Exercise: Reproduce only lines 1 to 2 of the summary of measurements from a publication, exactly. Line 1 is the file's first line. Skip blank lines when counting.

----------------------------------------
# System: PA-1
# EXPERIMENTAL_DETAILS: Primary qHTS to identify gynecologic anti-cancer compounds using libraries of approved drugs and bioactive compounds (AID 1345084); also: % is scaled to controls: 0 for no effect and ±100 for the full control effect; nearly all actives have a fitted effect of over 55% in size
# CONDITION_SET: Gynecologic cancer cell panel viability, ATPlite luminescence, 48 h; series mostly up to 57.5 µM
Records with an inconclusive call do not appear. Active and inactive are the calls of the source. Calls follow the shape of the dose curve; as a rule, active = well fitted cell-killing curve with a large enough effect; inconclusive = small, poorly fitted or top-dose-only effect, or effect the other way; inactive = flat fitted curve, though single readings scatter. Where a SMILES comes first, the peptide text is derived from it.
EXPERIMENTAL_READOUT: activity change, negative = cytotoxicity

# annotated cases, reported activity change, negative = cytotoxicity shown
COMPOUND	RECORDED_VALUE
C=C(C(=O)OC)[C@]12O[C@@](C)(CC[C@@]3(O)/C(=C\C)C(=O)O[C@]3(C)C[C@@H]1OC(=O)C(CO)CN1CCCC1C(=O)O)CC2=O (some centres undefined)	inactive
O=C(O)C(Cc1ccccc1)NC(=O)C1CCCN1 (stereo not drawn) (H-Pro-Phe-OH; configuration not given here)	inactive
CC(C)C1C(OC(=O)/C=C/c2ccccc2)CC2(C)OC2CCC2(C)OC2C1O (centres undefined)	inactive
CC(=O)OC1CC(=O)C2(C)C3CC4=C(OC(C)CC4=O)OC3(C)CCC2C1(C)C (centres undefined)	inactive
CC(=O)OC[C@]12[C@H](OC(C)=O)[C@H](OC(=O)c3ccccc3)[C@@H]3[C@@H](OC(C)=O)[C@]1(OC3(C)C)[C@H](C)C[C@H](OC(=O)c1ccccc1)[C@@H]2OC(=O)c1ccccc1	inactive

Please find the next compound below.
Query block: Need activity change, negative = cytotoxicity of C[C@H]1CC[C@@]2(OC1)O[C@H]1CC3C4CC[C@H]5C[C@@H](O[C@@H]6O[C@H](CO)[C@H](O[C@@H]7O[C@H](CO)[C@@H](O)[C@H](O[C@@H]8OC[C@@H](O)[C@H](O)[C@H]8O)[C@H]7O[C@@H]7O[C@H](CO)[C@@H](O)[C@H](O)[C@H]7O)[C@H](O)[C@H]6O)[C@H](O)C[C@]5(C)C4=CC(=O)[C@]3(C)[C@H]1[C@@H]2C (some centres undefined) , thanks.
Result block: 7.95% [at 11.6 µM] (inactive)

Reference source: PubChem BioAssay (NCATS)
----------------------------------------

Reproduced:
# System: PA-1
# EXPERIMENTAL_DETAILS: Primary qHTS to identify gynecologic anti-cancer compounds using libraries of approved drugs and bioactive compounds (AID 1345084); also: % is scaled to controls: 0 for no effect and ±100 for the full control effect; nearly all actives have a fitted effect of over 55% in size